Europol ordered to delete huge cache of unlawfully stored data
Europol has been accused of unlawfully storing, and ignoring requests to delete, large amounts of data on individuals with no established link to criminal activity.
The European Data Protection Supervisor (EDPS) has ordered Europol to delete the data it has been storing, concluding a years-long inquiry into the crime-fighting agency’s data collection habits.
The order follows the EDPS ‘admonishment’ of Europol more than a year ago in September 2020 when it was first found to be storing large volumes of data with no Data Subject Categorisation – a requirement stipulated by the Europol Regulation.
The EDPS said that while Europol has complied with some requests and implemented “some” technical measures since then, it has not complied with other requests including failing to define an appropriate data retention period.
The measures introduced reduce, but do not remove, the possibility that individuals’ fundamental rights could be put at risk by unlawful analysis of their data by Europol, or by the data being shared with other law enforcement agencies. As such, the data being stored does not ensure compliance with the Europol Regulation, the EDPS said.
It means Europol was keeping this data for longer than was necessary and violated the principles of data minimisation and storage limitation enshrined in the Europol Regulation.
Europol’s bank of data reportedly contains at least 4PB of data on at least 250,000 individuals linked to terror or crime offences, accumulated from national law enforcement authorities over the past six years, according to the Guardian.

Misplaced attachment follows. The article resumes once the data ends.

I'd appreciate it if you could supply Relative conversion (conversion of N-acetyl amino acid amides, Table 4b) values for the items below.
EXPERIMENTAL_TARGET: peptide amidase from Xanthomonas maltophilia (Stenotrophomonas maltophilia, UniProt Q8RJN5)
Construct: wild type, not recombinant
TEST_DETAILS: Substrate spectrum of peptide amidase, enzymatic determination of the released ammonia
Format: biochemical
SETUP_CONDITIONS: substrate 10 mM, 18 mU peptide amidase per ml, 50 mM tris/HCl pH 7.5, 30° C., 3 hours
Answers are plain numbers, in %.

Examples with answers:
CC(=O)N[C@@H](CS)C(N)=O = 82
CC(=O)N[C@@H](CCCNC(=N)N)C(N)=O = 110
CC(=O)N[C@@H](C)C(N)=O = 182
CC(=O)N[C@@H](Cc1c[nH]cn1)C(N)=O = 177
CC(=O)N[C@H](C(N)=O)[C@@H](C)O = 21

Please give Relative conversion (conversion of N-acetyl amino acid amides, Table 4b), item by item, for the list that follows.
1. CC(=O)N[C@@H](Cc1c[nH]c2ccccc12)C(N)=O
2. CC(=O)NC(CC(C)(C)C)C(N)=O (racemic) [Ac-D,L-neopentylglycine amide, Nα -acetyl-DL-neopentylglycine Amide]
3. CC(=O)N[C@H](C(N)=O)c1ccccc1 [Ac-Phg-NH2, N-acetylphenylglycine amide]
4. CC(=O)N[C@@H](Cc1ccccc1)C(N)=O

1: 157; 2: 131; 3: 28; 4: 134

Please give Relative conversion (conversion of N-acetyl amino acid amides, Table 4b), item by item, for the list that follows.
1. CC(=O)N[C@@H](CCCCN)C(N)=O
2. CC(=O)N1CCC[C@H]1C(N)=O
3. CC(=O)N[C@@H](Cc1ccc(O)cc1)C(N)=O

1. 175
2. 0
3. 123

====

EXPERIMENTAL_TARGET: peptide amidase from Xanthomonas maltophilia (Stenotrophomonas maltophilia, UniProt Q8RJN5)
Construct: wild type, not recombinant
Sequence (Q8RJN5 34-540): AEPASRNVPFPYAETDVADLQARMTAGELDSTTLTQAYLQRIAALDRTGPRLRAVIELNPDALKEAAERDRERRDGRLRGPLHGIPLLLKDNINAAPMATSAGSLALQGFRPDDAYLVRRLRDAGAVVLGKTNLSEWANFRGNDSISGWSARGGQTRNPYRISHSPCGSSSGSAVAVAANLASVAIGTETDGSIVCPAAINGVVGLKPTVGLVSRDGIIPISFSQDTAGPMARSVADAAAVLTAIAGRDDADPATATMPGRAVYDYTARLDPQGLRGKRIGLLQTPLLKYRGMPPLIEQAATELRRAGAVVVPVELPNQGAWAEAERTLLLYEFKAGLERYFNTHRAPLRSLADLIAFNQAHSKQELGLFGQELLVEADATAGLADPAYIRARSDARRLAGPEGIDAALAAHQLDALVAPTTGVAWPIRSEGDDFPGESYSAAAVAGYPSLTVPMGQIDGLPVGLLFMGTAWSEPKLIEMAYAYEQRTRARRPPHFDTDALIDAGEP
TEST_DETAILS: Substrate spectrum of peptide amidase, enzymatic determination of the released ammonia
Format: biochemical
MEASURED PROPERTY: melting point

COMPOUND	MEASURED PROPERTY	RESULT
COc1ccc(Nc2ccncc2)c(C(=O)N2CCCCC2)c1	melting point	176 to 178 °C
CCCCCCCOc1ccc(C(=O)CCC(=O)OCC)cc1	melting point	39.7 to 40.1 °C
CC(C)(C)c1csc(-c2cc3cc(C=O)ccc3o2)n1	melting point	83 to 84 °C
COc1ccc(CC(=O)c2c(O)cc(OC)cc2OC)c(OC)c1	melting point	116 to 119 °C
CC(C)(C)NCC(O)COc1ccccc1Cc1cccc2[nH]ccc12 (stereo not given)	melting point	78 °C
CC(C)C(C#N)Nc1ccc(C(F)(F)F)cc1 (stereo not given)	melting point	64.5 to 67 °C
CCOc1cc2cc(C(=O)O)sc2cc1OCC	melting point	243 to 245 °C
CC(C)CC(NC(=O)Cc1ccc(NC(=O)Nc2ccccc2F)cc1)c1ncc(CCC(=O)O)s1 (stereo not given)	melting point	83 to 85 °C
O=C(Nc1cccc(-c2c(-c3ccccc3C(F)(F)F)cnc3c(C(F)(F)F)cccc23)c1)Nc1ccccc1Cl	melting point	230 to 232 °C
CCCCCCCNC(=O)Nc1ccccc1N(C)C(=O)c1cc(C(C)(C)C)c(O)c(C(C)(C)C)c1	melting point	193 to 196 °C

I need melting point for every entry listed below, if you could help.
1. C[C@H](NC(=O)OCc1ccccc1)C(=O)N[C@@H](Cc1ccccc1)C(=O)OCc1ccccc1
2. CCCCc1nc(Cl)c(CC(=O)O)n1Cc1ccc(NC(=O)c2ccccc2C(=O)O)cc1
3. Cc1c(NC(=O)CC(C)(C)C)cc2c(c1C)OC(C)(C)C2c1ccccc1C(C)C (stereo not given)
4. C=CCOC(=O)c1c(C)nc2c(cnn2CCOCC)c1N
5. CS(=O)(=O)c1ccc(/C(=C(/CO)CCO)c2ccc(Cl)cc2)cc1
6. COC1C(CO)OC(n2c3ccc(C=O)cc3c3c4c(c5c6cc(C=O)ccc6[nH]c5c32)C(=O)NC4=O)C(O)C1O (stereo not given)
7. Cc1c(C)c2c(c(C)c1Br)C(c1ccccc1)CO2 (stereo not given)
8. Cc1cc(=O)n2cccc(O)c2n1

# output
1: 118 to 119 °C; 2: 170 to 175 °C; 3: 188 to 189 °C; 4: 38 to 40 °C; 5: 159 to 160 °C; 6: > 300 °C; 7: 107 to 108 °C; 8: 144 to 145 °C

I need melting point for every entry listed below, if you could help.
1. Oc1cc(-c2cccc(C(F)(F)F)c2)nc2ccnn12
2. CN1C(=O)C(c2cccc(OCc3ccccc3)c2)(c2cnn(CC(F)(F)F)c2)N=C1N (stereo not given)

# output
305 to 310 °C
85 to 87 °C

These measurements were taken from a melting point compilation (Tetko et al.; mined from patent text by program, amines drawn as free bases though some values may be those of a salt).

As Europol has failed to comply with requests, the EDPS will now exercise its corrective powers and impose a six-month retention period, and all datasets older than six months that have not undergone Data Subject Categorisation must be deleted. Europol has been given a 12-month grace period in which to comply with the EDPS’ decision.
“Europol has dealt with several of the data protection risks identified in the EDPS’ initial inquiry,” said Wojciech Wiewiórowski, the EDPS. “However, there has been no significant progress to address the core concern that Europol continually stores personal data about individuals when it has not established that the processing complies with the limits laid down in the Europol Regulation.
“Such collection and processing of data may amount to a huge volume of information, the precise content of which is often unknown to Europol until the moment it is analysed and extracted – a process often lasting years.”
The EDPS he thinks that six months is enough time for Europol to extract all the critical data needed from the datasets and to provide any support to law enforcement authorities in EU member states.
Europol will also be required to submit reports to the EDPS every three months for the next 12 months updating him on the progress of its efforts to implement the necessary measures outlined in this week’s decision.
© Dennis Publishing